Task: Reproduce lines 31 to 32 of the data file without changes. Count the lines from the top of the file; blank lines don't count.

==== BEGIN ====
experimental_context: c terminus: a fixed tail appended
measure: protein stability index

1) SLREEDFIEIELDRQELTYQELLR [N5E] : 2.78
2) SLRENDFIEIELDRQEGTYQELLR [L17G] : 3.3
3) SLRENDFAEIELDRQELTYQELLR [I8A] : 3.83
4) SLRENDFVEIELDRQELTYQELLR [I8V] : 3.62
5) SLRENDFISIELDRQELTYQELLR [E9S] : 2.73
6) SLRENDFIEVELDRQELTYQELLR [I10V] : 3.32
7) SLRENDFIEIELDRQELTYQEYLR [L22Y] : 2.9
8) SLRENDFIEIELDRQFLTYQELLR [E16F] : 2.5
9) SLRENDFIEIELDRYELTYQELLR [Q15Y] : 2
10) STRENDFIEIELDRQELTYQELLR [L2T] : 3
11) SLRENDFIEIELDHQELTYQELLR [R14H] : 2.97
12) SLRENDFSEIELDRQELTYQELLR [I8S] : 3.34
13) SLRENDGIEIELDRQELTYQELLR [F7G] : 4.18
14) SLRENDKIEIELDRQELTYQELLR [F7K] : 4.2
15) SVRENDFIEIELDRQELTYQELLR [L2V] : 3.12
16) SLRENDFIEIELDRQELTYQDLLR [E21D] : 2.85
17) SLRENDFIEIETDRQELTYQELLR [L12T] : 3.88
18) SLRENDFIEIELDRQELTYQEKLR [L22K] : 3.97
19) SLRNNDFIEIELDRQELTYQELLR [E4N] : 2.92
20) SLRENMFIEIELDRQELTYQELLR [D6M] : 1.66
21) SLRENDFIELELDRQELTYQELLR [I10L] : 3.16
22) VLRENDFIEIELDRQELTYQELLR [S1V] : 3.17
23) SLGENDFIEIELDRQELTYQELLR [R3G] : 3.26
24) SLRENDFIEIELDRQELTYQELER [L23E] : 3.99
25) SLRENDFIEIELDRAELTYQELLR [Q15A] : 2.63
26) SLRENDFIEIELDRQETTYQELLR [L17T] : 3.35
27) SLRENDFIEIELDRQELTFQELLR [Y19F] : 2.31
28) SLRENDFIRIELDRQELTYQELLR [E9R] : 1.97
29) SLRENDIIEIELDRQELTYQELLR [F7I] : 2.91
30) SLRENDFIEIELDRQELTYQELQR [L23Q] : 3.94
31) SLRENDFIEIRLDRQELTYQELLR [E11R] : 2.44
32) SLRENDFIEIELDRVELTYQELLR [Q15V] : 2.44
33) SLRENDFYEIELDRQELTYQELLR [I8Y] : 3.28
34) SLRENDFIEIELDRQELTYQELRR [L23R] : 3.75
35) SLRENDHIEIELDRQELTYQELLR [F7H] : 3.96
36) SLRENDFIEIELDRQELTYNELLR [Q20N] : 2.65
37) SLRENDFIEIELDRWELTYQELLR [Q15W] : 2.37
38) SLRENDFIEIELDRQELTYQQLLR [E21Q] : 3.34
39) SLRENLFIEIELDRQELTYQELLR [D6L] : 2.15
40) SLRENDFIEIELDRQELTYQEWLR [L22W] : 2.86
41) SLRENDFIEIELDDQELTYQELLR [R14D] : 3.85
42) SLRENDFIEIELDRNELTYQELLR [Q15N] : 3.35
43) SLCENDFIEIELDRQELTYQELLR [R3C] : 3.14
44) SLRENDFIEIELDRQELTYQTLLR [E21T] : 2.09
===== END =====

29) SLRENDIIEIELDRQELTYQELLR [F7I] : 2.91
30) SLRENDFIEIELDRQELTYQELQR [L23Q] : 3.94